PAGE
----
No matter how advanced the laser technology, how minimal the pain, the essential problem of color-centric removal is still present. “It still doesn’t overcome the fundamental physics involved,” Savage said. “If a color isn’t well absorbed by a particular laser wavelength, you’re not going to get the effect you’re looking for.” Savage says that Tatt2Away’s experience – sizeable and growing, with over 60 centers in the US since early 2015 – people using the new laser technology are still finding it takes a lot of treatments, costs a lot of money, and however much it has faded, the tattoo is still there.
South Vineland Firehouse Tattoo in Vineland, NJ, recently became a Tatt2Away center. Marcy Letizia, co-owner with her husband, said her fifth client was someone who’d had laser removal 14 times. “It was incredible, because he said he’d spent over $9,000 so far and you could still see this huge tattoo of this face on his forearm.” She’s finished one treatment on him and said it worked. “He has these little red pinkish spots everywhere, and the ink came out in all the spots that I treated,” she said. “He’s ecstatic.”
Laser tattoo removal has been on the market for decades now, enough time to prove that it’s just not that effective in many cases. The difference is in the fundamental method of each. Said Savage, “Lasers are color-centric. They’re based on pigment colors and wavelengths. Our approach is not reliant on any of that, because we’re eschar-centric, meaning our technique does not care what color or type of pigment is used.”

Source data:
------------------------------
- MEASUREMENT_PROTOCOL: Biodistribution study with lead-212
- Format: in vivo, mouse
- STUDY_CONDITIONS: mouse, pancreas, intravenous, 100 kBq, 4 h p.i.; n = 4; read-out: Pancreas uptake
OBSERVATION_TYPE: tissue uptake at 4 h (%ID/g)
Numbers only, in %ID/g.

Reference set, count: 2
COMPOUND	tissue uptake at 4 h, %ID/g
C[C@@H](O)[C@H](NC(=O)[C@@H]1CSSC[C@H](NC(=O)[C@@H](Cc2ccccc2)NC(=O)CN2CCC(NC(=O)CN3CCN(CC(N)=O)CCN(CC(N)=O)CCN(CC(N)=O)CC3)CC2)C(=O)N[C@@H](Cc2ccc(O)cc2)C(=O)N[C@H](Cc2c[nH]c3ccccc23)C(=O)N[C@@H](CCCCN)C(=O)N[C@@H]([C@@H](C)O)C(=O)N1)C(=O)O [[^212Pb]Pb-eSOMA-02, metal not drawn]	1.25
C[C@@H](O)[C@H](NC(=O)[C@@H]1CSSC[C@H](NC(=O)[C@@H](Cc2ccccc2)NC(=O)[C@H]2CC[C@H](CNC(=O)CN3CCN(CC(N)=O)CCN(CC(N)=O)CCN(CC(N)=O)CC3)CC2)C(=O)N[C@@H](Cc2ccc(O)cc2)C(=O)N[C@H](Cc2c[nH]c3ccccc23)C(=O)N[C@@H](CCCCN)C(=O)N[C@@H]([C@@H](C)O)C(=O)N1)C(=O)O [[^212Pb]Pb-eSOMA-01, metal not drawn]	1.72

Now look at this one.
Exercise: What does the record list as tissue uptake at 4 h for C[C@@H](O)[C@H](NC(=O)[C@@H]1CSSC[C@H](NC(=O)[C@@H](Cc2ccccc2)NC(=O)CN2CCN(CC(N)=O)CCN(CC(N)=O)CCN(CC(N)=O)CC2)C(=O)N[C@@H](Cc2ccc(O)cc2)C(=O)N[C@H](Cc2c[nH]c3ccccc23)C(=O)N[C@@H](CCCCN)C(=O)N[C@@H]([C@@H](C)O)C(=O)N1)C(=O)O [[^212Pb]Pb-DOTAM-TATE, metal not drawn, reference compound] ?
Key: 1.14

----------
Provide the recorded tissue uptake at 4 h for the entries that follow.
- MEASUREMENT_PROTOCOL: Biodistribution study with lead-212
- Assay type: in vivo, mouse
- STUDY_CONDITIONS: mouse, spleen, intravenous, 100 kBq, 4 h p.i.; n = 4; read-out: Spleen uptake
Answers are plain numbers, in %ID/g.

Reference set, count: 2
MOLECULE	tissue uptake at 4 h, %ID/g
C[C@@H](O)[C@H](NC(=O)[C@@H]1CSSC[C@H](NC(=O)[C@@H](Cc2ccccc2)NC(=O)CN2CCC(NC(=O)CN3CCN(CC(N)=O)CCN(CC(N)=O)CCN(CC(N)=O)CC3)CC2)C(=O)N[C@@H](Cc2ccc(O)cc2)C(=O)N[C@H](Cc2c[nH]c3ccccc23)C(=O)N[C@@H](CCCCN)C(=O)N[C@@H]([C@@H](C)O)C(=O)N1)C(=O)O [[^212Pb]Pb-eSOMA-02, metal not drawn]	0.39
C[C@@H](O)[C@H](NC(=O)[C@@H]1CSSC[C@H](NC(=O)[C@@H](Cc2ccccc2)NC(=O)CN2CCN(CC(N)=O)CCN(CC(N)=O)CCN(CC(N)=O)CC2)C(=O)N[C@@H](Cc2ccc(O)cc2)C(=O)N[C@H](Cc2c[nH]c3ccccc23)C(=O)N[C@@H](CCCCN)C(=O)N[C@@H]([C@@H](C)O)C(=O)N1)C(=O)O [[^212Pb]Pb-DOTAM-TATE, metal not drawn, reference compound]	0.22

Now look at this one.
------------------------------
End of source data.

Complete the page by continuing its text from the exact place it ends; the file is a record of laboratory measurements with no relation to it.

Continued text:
He compares the market’s desire for a solution to wanting a magic wand, noting that because of the myriads of factors involved, it’s not that simple. “You have this ink, and you want to be rid of it so you wave something over it, and then it’s gone. But the reality is that the act of getting a tattoo, how the ink was put in, is very dependent on the artist, their style, and their technique.” And then there’s the complication of different colors of ink, and sometimes multiple coverups, which perhaps means multiple artists applying yet more ink of different compositions and consistencies. Add in skin type, age of the tattoo, health and healing variables and it’s staggering to realize that some laser treatments are actually considered successful.
“Tattoo removal is not a simple process, but our approach is as simple as you can make it,” said Savage. “Once you switch from being eschar-centric to some other approach where you’re depending on the colors, it becomes infinitely more complicated in terms of trying to get it off. It seems like a simple thing but in reality, particularly when you’re pigment-centric, it’s infinitely complicated.”